Jerry Eugene Pournelle (August 7, 1933 – September 8, 2017) was an American science fiction writer, essayist, and journalist who contributed for many years to the computer magazine Byte in the 1970s, 1980s and early 1990s. In 2011, he joined journalist Gina Smith, pundit John C. Dvorak, political cartoonist Ted Rall and several other Byte.com staff reporters to launch an independent tech and political news site aNewDomain.
Pournelle served as President of the Science Fiction and Fantasy Writers of America in 1973 and served aNewDomain Media as its director until his death. He is recognized as the first author to have written a published book contribution using a word processor on a personal computer, in 1977.
Pournelle was born in Shreveport, the seat of Caddo Parish in northwestern Louisiana, and educated in Capleville, Tennessee. He served in the U.S. Army during the Korean War. Afterwards, he studied at the University of Washington, where he received a B.S. in psychology on June 11, 1955; an M.S. in psychology on March 21, 1958; and a Ph.D. in political science in March 1964. The thesis for his M.S. is titled "Behavioural observations of the effects of personality needs and leadership in small discussion groups", and is dated 1957. Pournelle's PhD dissertation is titled "The American political continuum; an examination of the validity of the left-right model as an instrument for studying contemporary American political 'isms'".
Pournelle served as campaign research director for the mayoral campaign of 1969 for Los Angeles Mayor Sam Yorty (Democrat), working under campaign director Henry Salvatori. The election took place on May 27, 1969. Pournelle was later named Executive Assistant to the Mayor in charge of research in September 1969, but resigned from the position after two weeks. After leaving Yorty's office, in 1970 he was a consultant to the Professional Educators of Los Angeles (PELA), a group opposed to the unionization of school teachers in LA.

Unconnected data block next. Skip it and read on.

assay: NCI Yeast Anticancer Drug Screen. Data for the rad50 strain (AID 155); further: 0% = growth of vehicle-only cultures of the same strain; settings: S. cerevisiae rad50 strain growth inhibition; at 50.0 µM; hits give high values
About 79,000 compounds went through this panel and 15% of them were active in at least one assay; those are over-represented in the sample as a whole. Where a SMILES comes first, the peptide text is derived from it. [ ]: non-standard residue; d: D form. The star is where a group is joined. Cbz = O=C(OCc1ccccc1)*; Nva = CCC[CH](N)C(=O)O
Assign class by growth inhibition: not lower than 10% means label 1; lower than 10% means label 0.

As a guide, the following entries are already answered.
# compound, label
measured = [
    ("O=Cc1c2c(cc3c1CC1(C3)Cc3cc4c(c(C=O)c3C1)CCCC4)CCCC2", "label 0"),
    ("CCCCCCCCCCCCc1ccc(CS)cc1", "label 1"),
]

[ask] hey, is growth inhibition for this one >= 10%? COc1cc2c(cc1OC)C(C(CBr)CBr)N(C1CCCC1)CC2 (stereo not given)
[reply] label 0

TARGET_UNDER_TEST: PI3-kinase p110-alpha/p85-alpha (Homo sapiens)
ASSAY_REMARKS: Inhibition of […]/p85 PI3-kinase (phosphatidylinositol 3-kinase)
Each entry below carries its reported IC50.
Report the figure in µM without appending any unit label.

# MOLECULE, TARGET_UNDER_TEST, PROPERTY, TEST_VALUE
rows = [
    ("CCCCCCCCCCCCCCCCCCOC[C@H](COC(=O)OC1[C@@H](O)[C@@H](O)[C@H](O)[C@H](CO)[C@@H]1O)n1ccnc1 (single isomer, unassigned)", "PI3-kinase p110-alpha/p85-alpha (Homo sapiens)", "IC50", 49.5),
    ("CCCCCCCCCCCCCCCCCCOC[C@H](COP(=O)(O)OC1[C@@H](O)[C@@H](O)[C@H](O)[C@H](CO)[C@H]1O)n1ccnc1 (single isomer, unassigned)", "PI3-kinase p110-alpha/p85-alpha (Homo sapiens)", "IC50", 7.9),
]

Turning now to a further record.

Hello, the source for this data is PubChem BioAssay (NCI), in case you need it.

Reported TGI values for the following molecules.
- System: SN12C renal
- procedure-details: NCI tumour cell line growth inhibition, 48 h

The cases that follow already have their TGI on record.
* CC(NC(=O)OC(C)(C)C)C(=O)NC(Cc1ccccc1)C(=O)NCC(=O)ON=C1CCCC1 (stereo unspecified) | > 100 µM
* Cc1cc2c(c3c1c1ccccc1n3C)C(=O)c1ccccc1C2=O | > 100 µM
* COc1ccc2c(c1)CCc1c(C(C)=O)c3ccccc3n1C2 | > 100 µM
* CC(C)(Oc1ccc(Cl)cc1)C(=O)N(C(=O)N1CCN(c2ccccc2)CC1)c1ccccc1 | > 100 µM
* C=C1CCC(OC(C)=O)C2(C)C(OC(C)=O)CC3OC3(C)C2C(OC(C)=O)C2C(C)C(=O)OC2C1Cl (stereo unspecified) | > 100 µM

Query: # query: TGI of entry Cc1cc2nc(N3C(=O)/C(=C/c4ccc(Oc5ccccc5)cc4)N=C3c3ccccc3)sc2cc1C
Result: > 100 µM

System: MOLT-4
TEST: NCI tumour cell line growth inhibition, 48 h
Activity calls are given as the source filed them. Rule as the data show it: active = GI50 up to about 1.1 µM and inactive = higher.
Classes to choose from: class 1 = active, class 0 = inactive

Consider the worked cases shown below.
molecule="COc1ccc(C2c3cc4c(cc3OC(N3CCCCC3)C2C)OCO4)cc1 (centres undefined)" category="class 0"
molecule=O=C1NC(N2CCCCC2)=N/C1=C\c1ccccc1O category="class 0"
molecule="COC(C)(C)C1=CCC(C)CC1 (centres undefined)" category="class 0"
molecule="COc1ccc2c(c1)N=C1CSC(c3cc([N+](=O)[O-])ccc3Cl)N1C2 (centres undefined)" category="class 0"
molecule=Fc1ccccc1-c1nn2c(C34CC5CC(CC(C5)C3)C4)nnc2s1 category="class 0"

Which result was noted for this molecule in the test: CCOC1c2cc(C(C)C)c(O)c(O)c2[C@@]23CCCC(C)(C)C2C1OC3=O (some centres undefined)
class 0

Pournelle was an intellectual protégé of Russell Kirk and Stefan T. Possony. Pournelle wrote numerous publications with Possony, including The Strategy of Technology (1970). The Strategy has been used as a textbook at the United States Military Academy (West Point), the United States Air Force Academy (Colorado Springs), the Air War College, and the National War College.
Pournelle's work in the aerospace industry includes time he worked at Boeing in the late 1950s. While there, he worked on Project Thor, conceiving of "hypervelocity rod bundles", also known as "rods from God". He edited Project 75, a 1964 study of 1975 defense requirements. He worked in operations research at The Aerospace Corporation, and North American Rockwell Space Division, and was founding President of the Pepperdine Research Institute. In 1989, Pournelle, Max Hunter, and retired Army Lieutenant General Daniel O. Graham made a presentation to then Vice President Dan Quayle promoting development of the DC-X rocket.
Pournelle was among those who in 1968 signed a pro-Vietnam War advertisement in Galaxy Science Fiction. During the 1970s and 1980s, he also published articles on military tactics and war gaming in the military simulations industry in Avalon Hill's magazine The General. He had previously won first prize in a late 1960s essay contest run by the magazine on how to end the Vietnam war. That led him into correspondences with some of the early figures in Dungeons and Dragons and other fantasy role-playing games.
Two of his collaborations with Larry Niven reached the top rankings in the New York Times Best Seller List. In 1977, Lucifer's Hammer reached number two. Footfall — wherein Robert A. Heinlein was a thinly veiled minor character — reached the number one spot in 1985.
In 1994, Pournelle's friendly relationship with Newt Gingrich led to Gingrich securing a government job for Pournelle's son, Richard. At the time, Pournelle and Gingrich were reported to be collaborating on "a science fiction political thriller." Pournelle's relationship with Gingrich was long established even then, as Pournelle had written the preface to Gingrich's book, Window of Opportunity (1985).
Years after Byte shuttered, Pournelle wrote his Chaos Manor column online. He reprised it at Byte.com, which he helped launch with journalist Gina Smith, John C. Dvorak and others. However, after a shakeup, he announced that rather than stay at UBM, he would follow Smith, Dvorak and 14 other news journalists to start an independent tech and politics site. As an active director of that site and others it launched, Pournelle wrote, edited and worked with young writers and journalists on the craft of writing about science and tech.